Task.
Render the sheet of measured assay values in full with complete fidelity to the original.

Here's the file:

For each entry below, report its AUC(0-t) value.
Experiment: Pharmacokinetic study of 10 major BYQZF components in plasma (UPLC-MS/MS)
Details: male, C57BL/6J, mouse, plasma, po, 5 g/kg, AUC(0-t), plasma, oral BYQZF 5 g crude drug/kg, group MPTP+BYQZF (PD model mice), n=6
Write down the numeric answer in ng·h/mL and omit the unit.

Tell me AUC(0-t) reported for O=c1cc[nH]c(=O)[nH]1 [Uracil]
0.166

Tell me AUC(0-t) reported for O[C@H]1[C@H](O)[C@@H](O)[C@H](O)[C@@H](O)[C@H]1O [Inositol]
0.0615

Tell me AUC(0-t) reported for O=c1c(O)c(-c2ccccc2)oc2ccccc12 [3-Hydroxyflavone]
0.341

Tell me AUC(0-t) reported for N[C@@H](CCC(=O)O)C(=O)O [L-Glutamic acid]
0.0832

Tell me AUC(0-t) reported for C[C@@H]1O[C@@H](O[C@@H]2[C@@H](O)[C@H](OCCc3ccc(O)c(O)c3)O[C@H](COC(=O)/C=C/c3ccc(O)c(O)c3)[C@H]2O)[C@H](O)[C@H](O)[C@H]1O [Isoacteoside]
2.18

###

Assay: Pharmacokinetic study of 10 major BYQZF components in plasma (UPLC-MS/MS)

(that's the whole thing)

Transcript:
For each entry below, report its AUC(0-t) value.
Experiment: Pharmacokinetic study of 10 major BYQZF components in plasma (UPLC-MS/MS)
Details: male, C57BL/6J, mouse, plasma, po, 5 g/kg, AUC(0-t), plasma, oral BYQZF 5 g crude drug/kg, group MPTP+BYQZF (PD model mice), n=6
Write down the numeric answer in ng·h/mL and omit the unit.

Tell me AUC(0-t) reported for O=c1cc[nH]c(=O)[nH]1 [Uracil]
0.166

Tell me AUC(0-t) reported for O[C@H]1[C@H](O)[C@@H](O)[C@H](O)[C@@H](O)[C@H]1O [Inositol]
0.0615

Tell me AUC(0-t) reported for O=c1c(O)c(-c2ccccc2)oc2ccccc12 [3-Hydroxyflavone]
0.341

Tell me AUC(0-t) reported for N[C@@H](CCC(=O)O)C(=O)O [L-Glutamic acid]
0.0832

Tell me AUC(0-t) reported for C[C@@H]1O[C@@H](O[C@@H]2[C@@H](O)[C@H](OCCc3ccc(O)c(O)c3)O[C@H](COC(=O)/C=C/c3ccc(O)c(O)c3)[C@H]2O)[C@H](O)[C@H](O)[C@H]1O [Isoacteoside]
2.18

###

Assay: Pharmacokinetic study of 10 major BYQZF components in plasma (UPLC-MS/MS)